Yet, the writer does not halt his depiction of Jesus’ identity and origins at the level of piety. Luke makes clear where in Jewish society Jesus’ observant family exists. It is among the poor. The two turtledoves Jesus’ family presents are the sacrifices designated for the poor, according to the Levitical code (Leviticus 5:7, 12:8, 14:22). It is easy to miss the significance of this brief detail. Many liberation readings of the gospel of Luke, notice Jesus’ affinity and attentiveness to the needs of the poor. For instance, Jesus speaks of the poor in his prophetic inaugural speech (Luke 4:18; see also 7:22) and in his sermon on the plain (Luke 6:20). Jesus juxtaposes poor to rich people, alluding to the poor having access to the kingdom (Luke 16:19-3; 18:18-27; 21:1-4).

In Luke 2, however, the issue of poverty and the gospel is much more than simply a “cause” Jesus champions. The location and experiences of the poor, is the experience of Jesus from his infancy. From Luke’s perspective, when Jesus talks about the poor, he is talking about himself. Thus, interpreters of Luke 2 should not only pay attention to the prophetic proclamation that Jesus is the Christ who was also a practicing Jew. Readings about the birth story of Jesus and his youth, should also include recognition and wrestling with Luke’s narrative portrayal of Jesus’ beginnings being from the economic margins of his own community.

Yet, Luke’s gospel does not dwell on the issue poverty — at least not here. It is a detail of Jesus’ family situation that readers are expected to know and hold lightly in the back of their heads. In the meantime, the story moves forward to a more celebratory moment in which songs, passionate declarations, and high expectations are shared publicly. Simeon and Anna introduce into the story a new air of expectancy and excitement. Up to this point, the narrative expectation was focused on the birth moments of Jesus and John the Baptist. With Simeon and Anna, the object of expectancy shifts to what Jesus will do. In the words of Simeon to Mary, Jesus is “destined for the falling and the rising of many in Israel, and to be a sign that will be opposed” (Luke 2:34).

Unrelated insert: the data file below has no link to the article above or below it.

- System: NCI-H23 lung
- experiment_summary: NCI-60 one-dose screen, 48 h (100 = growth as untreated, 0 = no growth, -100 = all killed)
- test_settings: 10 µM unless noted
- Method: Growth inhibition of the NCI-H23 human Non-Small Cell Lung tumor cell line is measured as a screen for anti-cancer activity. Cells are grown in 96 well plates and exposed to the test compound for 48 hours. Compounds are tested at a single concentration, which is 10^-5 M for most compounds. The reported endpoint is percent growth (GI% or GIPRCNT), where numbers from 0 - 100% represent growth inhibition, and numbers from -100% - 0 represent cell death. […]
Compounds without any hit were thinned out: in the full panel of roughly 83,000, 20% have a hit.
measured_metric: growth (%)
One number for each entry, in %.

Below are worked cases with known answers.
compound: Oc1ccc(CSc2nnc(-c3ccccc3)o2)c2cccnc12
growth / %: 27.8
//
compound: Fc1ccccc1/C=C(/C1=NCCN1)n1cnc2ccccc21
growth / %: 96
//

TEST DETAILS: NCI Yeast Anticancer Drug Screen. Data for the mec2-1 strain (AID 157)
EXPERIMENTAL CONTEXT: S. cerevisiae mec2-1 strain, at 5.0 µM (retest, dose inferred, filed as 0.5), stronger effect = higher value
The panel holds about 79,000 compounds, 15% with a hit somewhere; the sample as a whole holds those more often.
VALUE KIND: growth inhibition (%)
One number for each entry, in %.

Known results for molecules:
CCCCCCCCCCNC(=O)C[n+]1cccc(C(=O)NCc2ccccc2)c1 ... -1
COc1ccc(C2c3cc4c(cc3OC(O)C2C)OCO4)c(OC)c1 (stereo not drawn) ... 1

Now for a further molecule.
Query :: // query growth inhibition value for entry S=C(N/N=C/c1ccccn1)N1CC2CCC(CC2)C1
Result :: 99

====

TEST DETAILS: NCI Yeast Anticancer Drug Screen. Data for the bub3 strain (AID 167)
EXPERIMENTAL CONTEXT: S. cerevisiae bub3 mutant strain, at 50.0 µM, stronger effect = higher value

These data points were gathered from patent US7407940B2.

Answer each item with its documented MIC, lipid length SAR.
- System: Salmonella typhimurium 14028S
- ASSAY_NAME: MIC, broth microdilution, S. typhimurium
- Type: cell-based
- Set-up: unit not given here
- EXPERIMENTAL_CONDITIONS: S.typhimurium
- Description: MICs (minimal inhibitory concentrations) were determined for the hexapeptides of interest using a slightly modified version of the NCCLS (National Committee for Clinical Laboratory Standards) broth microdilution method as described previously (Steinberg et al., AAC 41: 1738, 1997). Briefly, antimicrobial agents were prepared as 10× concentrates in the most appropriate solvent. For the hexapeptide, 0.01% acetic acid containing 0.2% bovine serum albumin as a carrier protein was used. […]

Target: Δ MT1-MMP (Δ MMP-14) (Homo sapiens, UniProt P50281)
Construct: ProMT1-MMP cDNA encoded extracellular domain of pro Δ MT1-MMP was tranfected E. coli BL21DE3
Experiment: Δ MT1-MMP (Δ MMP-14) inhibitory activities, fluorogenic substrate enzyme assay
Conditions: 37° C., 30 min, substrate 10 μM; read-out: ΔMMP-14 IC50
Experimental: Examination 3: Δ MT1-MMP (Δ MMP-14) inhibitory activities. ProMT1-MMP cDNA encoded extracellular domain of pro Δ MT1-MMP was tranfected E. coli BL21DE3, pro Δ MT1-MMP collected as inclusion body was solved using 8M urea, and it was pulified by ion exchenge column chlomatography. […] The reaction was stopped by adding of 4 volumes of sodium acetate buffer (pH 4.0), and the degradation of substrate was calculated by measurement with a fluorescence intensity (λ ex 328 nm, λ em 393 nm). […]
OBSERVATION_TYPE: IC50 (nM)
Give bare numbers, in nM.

Together, Simeon and Anna serve as external interpreters of the significance of Jesus’ birth. Mary and Zechariah represented insider prophetic witnesses. They received directly divine prophecy of the births of Jesus and John as players in the unfolding salvation history. In turn, Mary and Zechariah articulated songs of praise that interpreted the birth narratives of Jesus and John within the context of the deliverance and salvation of God’s people — but again, they did this as insider prophetic witnesses.

In contrast, Simeon and Anna represent outsider prophetic attestations on the life and work of Jesus. Whereas Anna spoke of the “redemption of Jerusalem” from the Temple, the Benedictus of Zechariah spoke about God’s redemption of Israel (Luke 1:68). Similarly, whereas Simeon spoke of Jesus as destined to be the glory of God’s people, Israel (Luke 2:32), the angelic witnesses to the shepherds displayed the glory of the Lord as part of their prophetic act and message (Luke 2:9).

This account is a wonderful invitation for our churches to consider the diversity of messages, voices, and locations among us as we celebrate the birth of Jesus as the Christ. The story of Jesus’ birth and early life in Luke makes room for a variety of bodies and proximities to the gospel message. It makes room for women and men. It makes room for youth and elder. It makes room for the poor, disappointed, and unsuspecting. The good news of Jesus’ birth is that insiders and outsiders of our immediate communities and families can carry the good news of God’s salvation, liberation, acceptance not just to others in the world, but to us as well. Like Mary pondering the words of Simeon in the Temple, even contemporary preachers of the good news with their own stories of divine encounter, need to be reminded of what else God can do.